No Complaints • By Caroline Crampton.

do you get paid for doing this?

My phone's usage timer is my harshest critic. When I open the "digital wellness" app where it resides, I see a pie chart breaking down how I have spent my time on the device so far today. More often than not, the slice representing Instagram is more than half of the whole; even on days when I am fairly content with the amount of work I have done, I see that and think "that's 90 minutes you could have spent with your dog, or reading a book for fun, or talking to a friend, or staring out the window". I'm making only very slow progress on my ability to do nothing (as discussed in last week's newsletter) and my screen time data feels like a rebuke every time I look at it.

I've written about phone addiction before. For that article I went through the 30-day process laid out in Catherine Price's How To Breakup With Your Phone. I deleted all the apps that I was using to waste time thoughtlessly, I thought about why I was twitching towards my phone every time I was bored or alone with my thoughts for a second, and I even turned it off and put it in a drawer for extended periods of time. But none of these practices — sensible as they seem — stuck with me because ultimately I was doing it all for work, not because I had really come to a crisis point with my phone usage. Once I had filed the article, I immediately went back to sleeping with my phone within touching distance.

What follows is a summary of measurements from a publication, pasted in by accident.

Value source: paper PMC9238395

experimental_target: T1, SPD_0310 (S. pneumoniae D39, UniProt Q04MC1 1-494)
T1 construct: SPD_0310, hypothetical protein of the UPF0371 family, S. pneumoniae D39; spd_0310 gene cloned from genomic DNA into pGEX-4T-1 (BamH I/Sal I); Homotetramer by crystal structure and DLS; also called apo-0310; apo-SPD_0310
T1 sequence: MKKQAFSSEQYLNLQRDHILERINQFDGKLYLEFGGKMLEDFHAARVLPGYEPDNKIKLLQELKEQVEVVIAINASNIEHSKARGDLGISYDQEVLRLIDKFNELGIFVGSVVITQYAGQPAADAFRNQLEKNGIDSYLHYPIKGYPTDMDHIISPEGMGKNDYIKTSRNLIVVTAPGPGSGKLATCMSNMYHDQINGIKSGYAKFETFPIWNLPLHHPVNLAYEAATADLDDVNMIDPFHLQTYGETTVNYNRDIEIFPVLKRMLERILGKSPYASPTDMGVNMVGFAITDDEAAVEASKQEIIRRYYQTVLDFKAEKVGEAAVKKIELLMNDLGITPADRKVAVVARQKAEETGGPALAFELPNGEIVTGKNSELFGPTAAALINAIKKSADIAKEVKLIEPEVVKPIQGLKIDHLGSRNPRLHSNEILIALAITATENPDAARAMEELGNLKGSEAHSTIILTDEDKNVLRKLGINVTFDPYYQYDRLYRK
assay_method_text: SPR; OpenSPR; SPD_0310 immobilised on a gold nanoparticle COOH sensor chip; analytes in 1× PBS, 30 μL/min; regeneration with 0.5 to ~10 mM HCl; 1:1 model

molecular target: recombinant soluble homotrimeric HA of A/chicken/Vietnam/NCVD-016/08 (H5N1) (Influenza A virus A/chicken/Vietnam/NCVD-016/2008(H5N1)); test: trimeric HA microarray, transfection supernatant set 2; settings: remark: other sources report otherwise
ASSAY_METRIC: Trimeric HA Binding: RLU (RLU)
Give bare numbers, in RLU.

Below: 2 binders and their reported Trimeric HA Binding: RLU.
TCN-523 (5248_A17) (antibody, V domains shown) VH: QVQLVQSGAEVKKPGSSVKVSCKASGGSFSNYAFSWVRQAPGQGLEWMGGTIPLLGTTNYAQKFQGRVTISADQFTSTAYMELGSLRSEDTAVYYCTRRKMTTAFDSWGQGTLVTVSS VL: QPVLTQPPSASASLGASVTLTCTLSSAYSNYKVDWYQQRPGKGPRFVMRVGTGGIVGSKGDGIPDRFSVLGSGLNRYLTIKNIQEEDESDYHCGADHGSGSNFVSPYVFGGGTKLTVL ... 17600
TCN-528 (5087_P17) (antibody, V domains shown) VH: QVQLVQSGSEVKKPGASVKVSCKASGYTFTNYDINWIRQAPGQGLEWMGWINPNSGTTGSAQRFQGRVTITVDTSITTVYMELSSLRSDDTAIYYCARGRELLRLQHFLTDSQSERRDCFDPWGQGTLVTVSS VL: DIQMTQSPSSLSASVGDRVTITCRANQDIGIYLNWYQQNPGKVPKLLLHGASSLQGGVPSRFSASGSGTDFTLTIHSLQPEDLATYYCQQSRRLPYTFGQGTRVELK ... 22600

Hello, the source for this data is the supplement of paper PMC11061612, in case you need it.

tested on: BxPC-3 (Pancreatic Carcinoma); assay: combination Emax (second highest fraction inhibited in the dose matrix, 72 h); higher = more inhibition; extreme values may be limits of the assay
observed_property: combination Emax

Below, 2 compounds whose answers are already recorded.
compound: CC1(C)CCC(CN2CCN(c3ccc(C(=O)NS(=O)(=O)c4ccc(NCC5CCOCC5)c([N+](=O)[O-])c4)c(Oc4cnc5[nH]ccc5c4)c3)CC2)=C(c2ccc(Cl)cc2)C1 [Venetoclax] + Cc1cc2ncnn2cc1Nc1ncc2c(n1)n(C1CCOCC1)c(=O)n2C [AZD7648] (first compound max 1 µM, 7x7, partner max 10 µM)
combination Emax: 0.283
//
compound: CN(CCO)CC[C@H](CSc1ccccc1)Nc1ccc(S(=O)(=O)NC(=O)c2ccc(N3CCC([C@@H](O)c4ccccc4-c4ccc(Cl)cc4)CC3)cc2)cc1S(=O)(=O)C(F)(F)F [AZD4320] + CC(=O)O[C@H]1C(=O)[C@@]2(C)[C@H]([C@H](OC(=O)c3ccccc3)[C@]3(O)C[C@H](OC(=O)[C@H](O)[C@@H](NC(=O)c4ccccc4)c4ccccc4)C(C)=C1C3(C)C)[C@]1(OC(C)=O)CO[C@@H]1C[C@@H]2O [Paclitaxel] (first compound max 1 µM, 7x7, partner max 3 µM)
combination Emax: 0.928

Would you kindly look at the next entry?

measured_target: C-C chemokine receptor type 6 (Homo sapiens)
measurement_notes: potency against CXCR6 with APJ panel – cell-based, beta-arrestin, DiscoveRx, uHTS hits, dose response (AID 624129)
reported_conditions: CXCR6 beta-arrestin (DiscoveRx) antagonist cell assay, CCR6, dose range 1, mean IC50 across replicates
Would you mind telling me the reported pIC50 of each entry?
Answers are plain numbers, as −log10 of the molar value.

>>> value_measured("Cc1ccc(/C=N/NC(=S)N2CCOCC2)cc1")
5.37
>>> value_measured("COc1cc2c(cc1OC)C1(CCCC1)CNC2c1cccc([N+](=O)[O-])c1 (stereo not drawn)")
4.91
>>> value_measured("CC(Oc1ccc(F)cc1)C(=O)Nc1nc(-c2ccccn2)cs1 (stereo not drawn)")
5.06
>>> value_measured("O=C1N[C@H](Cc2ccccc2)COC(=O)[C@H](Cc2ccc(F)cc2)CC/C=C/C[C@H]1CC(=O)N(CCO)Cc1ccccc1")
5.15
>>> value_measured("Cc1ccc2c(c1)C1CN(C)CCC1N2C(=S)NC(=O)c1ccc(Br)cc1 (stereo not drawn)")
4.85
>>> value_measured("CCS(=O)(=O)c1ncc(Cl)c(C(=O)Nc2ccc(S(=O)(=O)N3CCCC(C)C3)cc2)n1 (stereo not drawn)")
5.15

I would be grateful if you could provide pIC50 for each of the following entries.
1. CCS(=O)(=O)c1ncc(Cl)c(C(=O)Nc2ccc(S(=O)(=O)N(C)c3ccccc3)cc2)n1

But then, a few weeks ago, I had to read out my phone usage data to a sleep therapist who was (rightly!) concerned that my screen time was playing a part in my chronic insomnia. "That's quite high," she said gently, as I tried to justify the day where the overall total was north of three hours by explaining that "being online" is part of my job. "Do you get paid for doing this?" she asked, as I rambled vaguely about trying to sell a book during a pandemic.

This stopped me in my tracks. Whenever I experience guilt about the phone usage pie chart, I quell those feelings with the argument that I need to spend all that time scrolling and being served adverts for improbable cottagecore dresses because I have to be on social media for work. How will anyone know that my work exists, otherwise? The fraught question of how the onus and cost of publicity work has shifted onto individuals in creative fields in the last few years is a larger topic for another day, but suffice to say that I am moderately resentful that if I was, say, 15 years older, this would be far less of an issue for me.

Until recently, this notion of excessive social media use as "work" wasn't an aspect of the discussion around phone usage and addiction that I had seen addressed in public much. Good as Price's book on this topic is, it's mostly aimed at people who overuse their phones accessing work emails and their social media friends. Internet civilians, in other words, not those of us who toil professionally in the online content mines. There isn't much leeway in her system for not being able to log off Twitter because it's your job to be there.